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Sea urchin vault structure, composition, and differential localization during development

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BioMed Central
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PMC
Keywords
  • Research Article
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  • Biology

Abstract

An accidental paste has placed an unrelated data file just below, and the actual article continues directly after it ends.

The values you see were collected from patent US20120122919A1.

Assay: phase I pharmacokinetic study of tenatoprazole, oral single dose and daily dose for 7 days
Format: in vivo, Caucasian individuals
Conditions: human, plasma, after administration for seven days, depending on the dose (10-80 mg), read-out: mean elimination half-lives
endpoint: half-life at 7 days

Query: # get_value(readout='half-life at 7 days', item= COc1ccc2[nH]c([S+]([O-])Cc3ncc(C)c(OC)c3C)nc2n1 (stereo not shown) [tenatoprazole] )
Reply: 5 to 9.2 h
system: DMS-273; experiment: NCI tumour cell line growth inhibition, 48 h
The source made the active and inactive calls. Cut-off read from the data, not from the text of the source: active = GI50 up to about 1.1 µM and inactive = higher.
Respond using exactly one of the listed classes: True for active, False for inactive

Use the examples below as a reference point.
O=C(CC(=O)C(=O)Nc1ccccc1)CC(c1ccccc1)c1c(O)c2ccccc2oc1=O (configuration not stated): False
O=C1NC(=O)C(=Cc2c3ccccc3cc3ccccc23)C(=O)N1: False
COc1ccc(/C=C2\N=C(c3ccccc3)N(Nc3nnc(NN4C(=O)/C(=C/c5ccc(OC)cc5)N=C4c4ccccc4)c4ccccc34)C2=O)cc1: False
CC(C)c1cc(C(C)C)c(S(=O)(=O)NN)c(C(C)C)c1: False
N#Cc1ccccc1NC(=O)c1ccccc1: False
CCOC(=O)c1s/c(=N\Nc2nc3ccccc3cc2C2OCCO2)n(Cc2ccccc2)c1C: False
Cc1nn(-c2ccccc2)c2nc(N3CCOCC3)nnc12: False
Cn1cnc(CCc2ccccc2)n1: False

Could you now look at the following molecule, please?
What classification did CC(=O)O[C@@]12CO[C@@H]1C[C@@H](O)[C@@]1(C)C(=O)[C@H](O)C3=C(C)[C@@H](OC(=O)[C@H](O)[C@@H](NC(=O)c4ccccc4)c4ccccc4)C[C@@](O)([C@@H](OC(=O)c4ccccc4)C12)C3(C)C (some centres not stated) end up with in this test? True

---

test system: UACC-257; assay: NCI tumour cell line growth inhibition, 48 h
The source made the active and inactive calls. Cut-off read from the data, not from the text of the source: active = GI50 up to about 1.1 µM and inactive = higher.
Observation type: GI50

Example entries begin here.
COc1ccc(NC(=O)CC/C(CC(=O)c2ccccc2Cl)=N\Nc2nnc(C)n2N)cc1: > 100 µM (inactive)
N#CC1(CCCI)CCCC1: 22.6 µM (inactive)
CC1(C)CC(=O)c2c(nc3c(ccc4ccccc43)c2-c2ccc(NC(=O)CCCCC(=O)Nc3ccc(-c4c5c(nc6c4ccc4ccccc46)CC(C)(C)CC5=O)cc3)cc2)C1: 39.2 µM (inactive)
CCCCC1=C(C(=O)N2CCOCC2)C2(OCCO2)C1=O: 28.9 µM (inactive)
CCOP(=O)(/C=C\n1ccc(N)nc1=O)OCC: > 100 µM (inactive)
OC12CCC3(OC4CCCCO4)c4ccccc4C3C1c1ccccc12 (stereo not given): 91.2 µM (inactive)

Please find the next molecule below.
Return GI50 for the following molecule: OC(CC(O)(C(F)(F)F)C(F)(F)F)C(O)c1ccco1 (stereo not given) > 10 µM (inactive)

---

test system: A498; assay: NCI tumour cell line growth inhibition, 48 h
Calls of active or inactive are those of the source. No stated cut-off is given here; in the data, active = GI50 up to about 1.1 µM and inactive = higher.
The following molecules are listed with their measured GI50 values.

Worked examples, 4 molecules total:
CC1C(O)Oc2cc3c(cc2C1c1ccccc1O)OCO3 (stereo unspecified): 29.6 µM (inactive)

1471-213X-5-3.fm ral ss BioMed CentBMC Developmental Biology Open AcceResearch article Sea urchin vault structure, composition, and differential localization during development Phoebe L Stewart*1,2, Miriam Makabi2, Jennifer Lang3, Carrie Dickey-Sims4, Anthony J Robertson4, James A Coffman4 and Kathy A Suprenant3 Address: 1Department of Molecular Physiology and Biophysics, Vanderbilt University Medical Center, Nashville, TN USA, 2Department of Molecular and Medical Pharmacology, Crump Institute for Molecular Imaging, David Geffen School of Medicine at UCLA, Los Angeles, CA USA, 3Department of Molecular Biosciences, University of Kansas, Lawrence, KS USA and 4Stowers Institute for Medical Research, Kansas City, MO USA Email: Phoebe L Stewart* - [email protected]; Miriam Makabi - [email protected]; Jennifer Lang - [email protected]; Carrie Dickey-Sims - [email protected]; Anthony J Robertson - [email protected]; James A Coffman - [email protected]; Kathy A Suprenant - [email protected] * Corresponding author Abstract Background: Vaults are intriguing ribonucleoprotein assemblies with an unknown function that are conserved among higher eukaryotes. The Pacific coast sea urchin, Strongylocentrotus purpuratus, is an invertebrate model organism that is evolutionarily closer to humans than Drosophila and C. elegans, neither of which possesses vaults. Here we compare the structures of sea urchin and mammalian vaults and analyze the subcellular distribution of vaults during sea urchin embryogenesis. Results: The sequence of the sea urchin major vault protein (MVP) was assembled from expressed sequence tags and genome traces, and the predicted protein was found to have 64% identity and 81% similarity to rat MVP. Sea urchin MVP includes seven ~50 residue repeats in the N-terminal half of the protein and a predicted coiled coil domain in the C-terminus, as does rat MVP. A cryoelectron microscopy (cryoEM) reconstruction of isolated sea urchin

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